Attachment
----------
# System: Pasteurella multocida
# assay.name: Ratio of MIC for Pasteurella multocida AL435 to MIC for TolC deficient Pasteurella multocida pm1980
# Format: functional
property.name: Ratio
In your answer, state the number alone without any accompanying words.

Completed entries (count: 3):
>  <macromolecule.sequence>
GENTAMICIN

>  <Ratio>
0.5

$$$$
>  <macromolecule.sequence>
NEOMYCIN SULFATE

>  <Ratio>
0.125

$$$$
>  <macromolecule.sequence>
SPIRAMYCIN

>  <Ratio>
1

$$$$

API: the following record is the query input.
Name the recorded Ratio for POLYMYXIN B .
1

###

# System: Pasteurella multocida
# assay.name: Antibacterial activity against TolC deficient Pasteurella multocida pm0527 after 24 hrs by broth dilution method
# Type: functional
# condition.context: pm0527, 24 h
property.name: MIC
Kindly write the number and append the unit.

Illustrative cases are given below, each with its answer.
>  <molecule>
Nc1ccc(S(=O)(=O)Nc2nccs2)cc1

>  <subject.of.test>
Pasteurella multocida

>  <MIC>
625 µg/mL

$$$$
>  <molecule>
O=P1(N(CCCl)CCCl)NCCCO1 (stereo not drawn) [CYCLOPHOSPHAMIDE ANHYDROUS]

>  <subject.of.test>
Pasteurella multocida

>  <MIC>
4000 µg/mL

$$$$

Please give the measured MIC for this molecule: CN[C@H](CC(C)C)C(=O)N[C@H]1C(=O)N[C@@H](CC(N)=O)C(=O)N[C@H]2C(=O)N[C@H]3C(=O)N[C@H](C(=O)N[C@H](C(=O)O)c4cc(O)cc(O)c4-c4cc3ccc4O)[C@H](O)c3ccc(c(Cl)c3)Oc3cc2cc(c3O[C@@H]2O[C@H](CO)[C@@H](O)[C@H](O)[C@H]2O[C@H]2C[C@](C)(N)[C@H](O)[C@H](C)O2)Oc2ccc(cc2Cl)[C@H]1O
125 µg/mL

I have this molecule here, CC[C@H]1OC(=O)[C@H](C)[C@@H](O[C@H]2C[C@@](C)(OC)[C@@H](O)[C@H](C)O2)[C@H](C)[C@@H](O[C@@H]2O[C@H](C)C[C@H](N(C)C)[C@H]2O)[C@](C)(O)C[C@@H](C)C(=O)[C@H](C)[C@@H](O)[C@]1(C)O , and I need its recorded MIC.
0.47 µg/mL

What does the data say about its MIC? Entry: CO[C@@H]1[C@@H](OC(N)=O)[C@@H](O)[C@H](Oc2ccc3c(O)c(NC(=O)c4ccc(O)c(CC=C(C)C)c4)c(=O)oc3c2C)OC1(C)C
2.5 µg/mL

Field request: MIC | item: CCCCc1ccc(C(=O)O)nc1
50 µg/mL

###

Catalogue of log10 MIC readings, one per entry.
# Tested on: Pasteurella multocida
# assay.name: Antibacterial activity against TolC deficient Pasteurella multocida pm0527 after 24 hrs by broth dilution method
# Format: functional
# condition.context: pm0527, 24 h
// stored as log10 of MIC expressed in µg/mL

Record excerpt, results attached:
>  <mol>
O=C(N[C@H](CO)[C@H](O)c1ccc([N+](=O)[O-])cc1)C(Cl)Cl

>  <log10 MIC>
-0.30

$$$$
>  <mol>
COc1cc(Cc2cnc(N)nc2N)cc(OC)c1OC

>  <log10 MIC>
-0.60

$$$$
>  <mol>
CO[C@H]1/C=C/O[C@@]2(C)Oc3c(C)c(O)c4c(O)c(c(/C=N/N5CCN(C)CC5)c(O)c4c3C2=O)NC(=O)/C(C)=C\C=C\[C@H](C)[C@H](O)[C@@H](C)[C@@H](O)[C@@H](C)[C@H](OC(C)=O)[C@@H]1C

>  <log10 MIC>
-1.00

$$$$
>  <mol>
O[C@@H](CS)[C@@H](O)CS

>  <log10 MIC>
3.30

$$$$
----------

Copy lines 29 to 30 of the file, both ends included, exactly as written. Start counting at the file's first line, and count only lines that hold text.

# condition.context: pm0527, 24 h
property.name: MIC